|Iranian ballistic missile with "Israel must be erased from the face of the earth" in Hebrew and Farsi|
There have been some very serious developments in Obama administration abandoning previously stated red lines in the Iran deal.
Eli Lake at Bloomberg View wrote up a nice summary, and his conclusion is that the deal itself was never finalized and Iran has been changing it in its favor ever since, while the White House has acquiesed:
Like most of Washington, I was under the impression that the nuclear negotiations with Iran ended in July. There was the press conference in Vienna, the U.N. resolution that lifted the sanctions on Iran and the fight in Congress that followed. That turns out to have been wrong.
I should have been more suspicious when no one actually had to sign anything at the end of the negotiations or when the "deal" was not submitted to the Senate as a treaty for ratification. And while it's true that the Iranians have disposed of nuclear material, modified sites and allowed more monitoring, they also keep haggling over the terms.But the US has caved on the dollar transactions (with a fig-leaf of doing it through third countries.)
Now, according to an Associated Press report, the Obama administration is considering a rule change to allow some Iranian businesses to use off shore financial institutions to access U.S. dollars in currency trades. When the White House sold it to Congress, senior Treasury officials promised the nuclear agreement would not allow such dollar transactions, since Iran's financial system has been repeatedly designated as a concern for money laundering. It was not part of the "deal" that was agreed in July, which only lifted nuclear related sanctions on Iran, but kept in place other sanctions to punish the country's support for terrorism, human rights abuses and its ballistic missile program.
And that's not the only thing that the US has allowed Iran to change.
Lake mentions two others.
Over the summer, Secretary of State John Kerry told Congress that the U.N. resolution that ended international sanctions on Iran's nuclear program would nonetheless retain language that prohibited Iran from testing ballistic missiles. And yet a March 28 letter from the U.S. and the European Union to the U.N. Secretary General this week conspicuously declined to call Iran's recent ballistic missile tests a "violation" of that resolution.And that wasn't even the first:
This caught the attention of Rep. Mike Pompeo and two of his fellow Republican House members, Pete Roskam and Lee Zeldin. In a letter to Kerry sent Thursday, they write, "The seeming American refusal to name these Iranian tests as violations is in direct conflict with the administration’s earlier commitments."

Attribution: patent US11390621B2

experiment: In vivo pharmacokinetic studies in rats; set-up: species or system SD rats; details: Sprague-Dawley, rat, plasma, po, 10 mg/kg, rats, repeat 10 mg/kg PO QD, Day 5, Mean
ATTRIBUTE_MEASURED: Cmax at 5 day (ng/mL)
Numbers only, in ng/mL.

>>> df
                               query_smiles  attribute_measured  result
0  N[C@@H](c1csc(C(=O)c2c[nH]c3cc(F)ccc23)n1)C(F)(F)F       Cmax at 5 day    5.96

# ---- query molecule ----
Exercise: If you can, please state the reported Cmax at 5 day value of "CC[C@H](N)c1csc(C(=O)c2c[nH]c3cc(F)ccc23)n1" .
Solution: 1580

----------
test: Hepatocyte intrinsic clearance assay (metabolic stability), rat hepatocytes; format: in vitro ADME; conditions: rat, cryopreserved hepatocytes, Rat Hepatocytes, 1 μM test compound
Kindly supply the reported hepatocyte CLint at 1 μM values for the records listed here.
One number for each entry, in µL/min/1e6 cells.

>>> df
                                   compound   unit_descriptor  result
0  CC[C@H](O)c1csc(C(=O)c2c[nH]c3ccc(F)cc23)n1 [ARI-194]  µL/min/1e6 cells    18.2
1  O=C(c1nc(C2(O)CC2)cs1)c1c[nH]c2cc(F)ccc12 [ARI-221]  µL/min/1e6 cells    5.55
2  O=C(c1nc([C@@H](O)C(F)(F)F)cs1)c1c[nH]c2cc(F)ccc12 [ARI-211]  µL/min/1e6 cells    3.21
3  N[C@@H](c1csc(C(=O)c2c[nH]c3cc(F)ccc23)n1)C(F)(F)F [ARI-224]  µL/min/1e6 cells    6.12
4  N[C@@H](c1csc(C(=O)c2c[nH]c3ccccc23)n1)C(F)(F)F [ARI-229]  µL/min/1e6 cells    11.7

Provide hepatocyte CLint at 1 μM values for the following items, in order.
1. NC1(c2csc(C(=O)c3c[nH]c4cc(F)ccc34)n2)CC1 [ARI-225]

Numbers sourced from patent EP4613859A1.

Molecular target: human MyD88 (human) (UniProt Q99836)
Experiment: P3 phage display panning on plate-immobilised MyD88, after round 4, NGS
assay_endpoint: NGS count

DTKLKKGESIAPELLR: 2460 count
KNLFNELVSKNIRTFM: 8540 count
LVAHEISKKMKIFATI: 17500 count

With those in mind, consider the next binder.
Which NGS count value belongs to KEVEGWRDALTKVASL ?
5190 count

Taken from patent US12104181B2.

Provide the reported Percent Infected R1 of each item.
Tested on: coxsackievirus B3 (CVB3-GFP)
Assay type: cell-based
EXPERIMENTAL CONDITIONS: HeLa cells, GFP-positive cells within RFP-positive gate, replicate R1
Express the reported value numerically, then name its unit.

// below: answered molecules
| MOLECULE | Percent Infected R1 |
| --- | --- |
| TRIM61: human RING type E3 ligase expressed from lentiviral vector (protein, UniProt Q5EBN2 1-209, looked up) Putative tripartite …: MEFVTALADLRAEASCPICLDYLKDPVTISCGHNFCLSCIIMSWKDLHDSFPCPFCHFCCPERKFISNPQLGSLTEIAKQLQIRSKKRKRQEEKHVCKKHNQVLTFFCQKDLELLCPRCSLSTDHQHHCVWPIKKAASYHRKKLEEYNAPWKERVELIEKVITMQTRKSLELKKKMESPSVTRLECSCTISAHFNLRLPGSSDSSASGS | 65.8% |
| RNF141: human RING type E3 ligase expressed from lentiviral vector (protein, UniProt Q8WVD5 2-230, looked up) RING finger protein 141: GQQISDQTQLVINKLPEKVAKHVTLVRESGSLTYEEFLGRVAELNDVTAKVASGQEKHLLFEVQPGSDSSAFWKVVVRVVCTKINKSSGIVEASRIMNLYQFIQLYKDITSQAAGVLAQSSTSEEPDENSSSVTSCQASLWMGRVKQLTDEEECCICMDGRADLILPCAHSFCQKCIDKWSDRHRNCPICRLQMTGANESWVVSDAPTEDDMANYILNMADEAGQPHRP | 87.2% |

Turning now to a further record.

The White House sees it differently. This week Ben Rhodes, a deputy national security adviser for strategic communications told reporters that Iran's missile tests were not part of July's nuclear agreement, which is strange because most experts consider missiles that can deliver a nuclear weapon to be part of a country's nuclear program.
Again, the Iranians have been firm on this point. There is barely a day that goes by when the country's leaders don't affirm that they have a sovereign right to test as many missiles as they choose. And in case the message wasn't clear, Iranian television made sure to broadcast images of those missiles emblazoned with Hebrew words that said "Israel must be wiped off the earth."
This pattern began over the summer when Obama himself assured Congress and the public that the International Atomic Energy Agency (IAEA) would have the ability to inspect any suspicious site that it wanted. The Iranians countered that their military facilities were off limits.
It turns out they were right. When the IAEA devised a plan to inspect Iran's Parchin facility, the Iranians refused international inspectors access and allowed only a ceremonial visit from the agency's director. The Iranians were allowed to collect their own site samples.
And there is another case where the US caved - in the scope of the IAEA's inspections regime. Iran has long insisted that it does not have to provide detailed information to the IAEA, and since the deal was finalized (but not signed,) the IAEA's subsequent report simply did not go into the details of its earlier ones.
Since no one has the stomach to reinstate sanctions as EU corporations flock to re-invest in Iran, it shows what critics of the deal have said all along: Iran is in the driver's seat and the US is meekly allowing it to dictate the terms of the deal. And there is no indication that this pattern will be reversed with the current administration.
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